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Digital films can be made in a bewildering range of incompatible formats. Film producers, film distributors, cinemas and audiences all face choices between competing systems. Faced with potentially disruptive confusion, the seven major Hollywood studios2, along with some smaller producers, established a working group called the Digital Cinema Initiative (DCI). This expert group aimed to produce an open architecture specification for the distribution of digital films which would ensure that cinemas would be able to screen their (Hollywood) films. Additionally the DCI specification aimed to implement systems which would protect their films and prevent piracy.
In July 2005 the DCI published ‘Digital Cinema Specification v1.0’ which the major studios intend to become the standard for distribution and exhibition of major, commercial Hollywood films – films which account for the majority of cinema attendances in many countries including much of Europe.3 The DCI specification, which runs to over 160 pages, does not provide a technical standard for the entire digital cinema system nor does it have any legal status (although it may be referred to in film booking contracts). About half of the DCI specification is concerned with antipiracy measures. The German Fraunhofer Institute, a large applied research organisation, was commissioned by DCI to produce a framework of standards which could be used to test digital cinema equipment in order to verify whether the equipment satisfies the requirements detailed by DCI. In October 2007 DCI issued their Compliance Test Plan v1.0 (474 pages) which covers all aspects of the digital cinema environment and delivery system.
In parallel with the DCI’s work, the US Society of Motion Picture Technicians and Engineers (SMPTE) established a separate working group (DC28) in order to provide a complete set of standards for digital cinema distribution and exhibition.
Data Format :
Digital moving images require huge amounts of computer file storage. In order to distribute a digital film it is necessary to compress the images and reduce the file size. There are several ways of achieving this but the main approaches are systems known as MPEG2, MPEG4 and JPEG2000. The format chosen during the first ten years of digital cinema (approximately 1995-2005) was MPEG2 which was felt to offer the most economical solution. In some countries such as Brazil, the MPEG4 format has been used by digital pioneer Rain Networks. However the DCI specification requires the JPEG2000 format which is felt to offer the best quality and that is what all the mainstream cinema equipment manufacturers are now concentrating on. Digital films are stored on special servers such as the Doremi DCP-2000, Kodak CineServer MN2000, Dolby Show Player DSP100 for name a few or the DTS Filmstore which store and playback digital films. The digital servers are the equivalent of 35mm film platters or towers.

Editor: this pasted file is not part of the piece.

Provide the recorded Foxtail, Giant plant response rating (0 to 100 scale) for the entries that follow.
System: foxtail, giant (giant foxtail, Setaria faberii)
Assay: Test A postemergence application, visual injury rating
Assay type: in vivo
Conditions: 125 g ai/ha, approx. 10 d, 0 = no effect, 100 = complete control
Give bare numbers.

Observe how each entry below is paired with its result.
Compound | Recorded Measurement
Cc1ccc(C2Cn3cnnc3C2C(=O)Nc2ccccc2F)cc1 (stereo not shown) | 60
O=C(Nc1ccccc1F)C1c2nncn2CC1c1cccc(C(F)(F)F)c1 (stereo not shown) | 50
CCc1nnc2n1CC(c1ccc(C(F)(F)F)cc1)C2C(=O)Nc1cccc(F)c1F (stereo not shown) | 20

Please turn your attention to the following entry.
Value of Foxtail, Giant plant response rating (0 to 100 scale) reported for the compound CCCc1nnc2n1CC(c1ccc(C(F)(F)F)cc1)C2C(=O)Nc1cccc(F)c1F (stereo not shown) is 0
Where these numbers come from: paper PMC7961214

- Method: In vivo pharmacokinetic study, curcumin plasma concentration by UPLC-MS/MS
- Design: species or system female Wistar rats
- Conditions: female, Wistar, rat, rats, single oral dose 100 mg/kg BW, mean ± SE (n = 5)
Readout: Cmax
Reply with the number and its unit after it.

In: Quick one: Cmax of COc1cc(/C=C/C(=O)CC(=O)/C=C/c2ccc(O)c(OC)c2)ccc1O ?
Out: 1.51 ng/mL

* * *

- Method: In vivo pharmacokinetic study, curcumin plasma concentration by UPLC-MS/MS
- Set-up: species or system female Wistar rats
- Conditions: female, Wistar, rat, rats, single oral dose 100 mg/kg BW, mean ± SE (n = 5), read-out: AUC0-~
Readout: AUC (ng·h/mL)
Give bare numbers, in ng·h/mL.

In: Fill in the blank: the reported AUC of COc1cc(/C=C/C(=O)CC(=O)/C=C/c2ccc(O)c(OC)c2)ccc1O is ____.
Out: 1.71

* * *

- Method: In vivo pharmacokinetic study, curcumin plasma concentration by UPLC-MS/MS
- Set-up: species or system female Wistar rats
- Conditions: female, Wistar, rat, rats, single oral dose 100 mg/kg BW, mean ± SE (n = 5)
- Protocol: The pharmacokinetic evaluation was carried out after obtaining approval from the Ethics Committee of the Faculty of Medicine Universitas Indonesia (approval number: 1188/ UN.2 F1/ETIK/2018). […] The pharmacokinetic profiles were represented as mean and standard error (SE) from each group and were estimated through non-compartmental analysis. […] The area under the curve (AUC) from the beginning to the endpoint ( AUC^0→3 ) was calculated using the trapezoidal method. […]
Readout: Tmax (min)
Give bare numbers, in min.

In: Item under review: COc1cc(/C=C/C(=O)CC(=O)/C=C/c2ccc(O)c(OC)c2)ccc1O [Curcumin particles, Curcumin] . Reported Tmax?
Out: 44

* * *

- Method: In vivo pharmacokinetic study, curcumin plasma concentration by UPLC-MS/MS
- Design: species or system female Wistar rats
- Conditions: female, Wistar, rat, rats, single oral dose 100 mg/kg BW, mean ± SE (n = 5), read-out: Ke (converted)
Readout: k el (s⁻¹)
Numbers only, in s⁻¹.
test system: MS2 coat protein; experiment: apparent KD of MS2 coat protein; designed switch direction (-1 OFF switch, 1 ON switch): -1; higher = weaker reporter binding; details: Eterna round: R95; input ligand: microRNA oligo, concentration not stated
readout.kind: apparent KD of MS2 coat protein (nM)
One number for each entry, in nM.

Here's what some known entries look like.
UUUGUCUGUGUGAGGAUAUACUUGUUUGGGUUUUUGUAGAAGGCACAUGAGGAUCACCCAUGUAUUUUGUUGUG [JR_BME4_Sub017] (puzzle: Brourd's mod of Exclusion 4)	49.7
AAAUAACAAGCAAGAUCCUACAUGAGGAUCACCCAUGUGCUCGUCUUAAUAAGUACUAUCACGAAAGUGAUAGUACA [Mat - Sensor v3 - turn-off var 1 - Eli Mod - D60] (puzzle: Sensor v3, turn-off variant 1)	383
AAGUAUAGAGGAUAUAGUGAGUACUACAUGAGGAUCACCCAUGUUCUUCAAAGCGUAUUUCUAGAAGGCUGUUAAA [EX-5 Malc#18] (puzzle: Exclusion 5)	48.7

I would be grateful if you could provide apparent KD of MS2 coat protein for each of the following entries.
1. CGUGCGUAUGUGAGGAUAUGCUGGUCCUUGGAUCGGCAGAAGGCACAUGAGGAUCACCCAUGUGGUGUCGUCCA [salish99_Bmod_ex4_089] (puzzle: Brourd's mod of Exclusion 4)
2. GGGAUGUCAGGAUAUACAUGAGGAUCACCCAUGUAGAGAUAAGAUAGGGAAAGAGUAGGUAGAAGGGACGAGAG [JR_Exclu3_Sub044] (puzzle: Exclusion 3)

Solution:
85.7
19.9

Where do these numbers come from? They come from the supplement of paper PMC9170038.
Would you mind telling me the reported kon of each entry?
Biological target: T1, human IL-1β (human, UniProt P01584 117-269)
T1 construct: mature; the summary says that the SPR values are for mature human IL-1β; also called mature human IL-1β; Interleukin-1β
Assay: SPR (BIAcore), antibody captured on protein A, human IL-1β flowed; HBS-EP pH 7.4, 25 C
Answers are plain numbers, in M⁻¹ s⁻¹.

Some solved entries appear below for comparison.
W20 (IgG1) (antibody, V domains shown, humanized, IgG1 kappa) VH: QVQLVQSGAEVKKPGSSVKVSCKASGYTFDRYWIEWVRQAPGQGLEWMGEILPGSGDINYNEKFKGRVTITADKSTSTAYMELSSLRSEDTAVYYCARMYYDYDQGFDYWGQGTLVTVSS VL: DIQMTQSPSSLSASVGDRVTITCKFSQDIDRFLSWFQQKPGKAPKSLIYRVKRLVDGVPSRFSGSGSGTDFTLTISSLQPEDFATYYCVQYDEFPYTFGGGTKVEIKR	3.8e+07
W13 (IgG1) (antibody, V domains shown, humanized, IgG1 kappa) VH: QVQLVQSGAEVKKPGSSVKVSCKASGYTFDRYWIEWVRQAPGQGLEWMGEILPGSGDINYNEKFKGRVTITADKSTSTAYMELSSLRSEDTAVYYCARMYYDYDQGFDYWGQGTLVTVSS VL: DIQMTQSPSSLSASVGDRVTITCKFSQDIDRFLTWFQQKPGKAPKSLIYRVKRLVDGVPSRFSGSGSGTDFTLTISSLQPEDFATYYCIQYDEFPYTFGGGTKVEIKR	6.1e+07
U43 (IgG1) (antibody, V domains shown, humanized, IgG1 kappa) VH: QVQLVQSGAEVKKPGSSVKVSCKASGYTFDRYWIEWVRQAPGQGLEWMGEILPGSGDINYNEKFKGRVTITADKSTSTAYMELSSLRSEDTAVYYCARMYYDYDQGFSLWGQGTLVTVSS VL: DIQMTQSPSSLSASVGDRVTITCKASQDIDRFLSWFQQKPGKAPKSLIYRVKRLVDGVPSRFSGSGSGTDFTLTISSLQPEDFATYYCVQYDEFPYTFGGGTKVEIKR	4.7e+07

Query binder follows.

Digital image quality depends on factors including colour quality, contrast and resolution. However digital cinema systems have, like still image cameras, been popularly classified according to their resolution rather than any of the other factors. The DCI specification requires a ‘2K’ resolution (2048 x 1080 pixels per image) while aiming for ‘4K’ as the ultimate goal (4096 x 2160 pixels). The 2K systems are effectively an industry standard at present with over 6,000 systems installed from manufacturers such Christie, Barco, Kinoton, NEC, Strong, and Cinemeccanica. There are less than one hundred 4K systems operating worldwide, all utilising Sony’s CineAlta 4K projector although more manufacturers are expected to offer 4K systems in the relatively near future. Confusingly the broadcast television sector also refer to the new High Definition (HD) systems as ‘2K’ but in their sector this means 1920 x 1080 pixels – a small but important difference especially for cinemas which want to screen material which has been created primarily for television viewing, for example live broadcasts of opera, rock concerts, football or motor sport, or documentary films. The earlier digital cinema systems, and a popular range of lower cost digital projectors, operate with 1.3K or 1.4K resolutions. While most audiences would find it difficult to tell the difference between a film screened using 1.3K projectors and 2K projectors, the DCI specification excludes the lower resolution equipment, effectively denying the possibility of a lower cost implementation of digital cinema. Nevertheless a number of cinemas, arts centres and other entertainment venues in Europe and the USA are using 1.3K ‘non-DCI compliant’ projectors for non-mainstream films and the HD alternative content described above.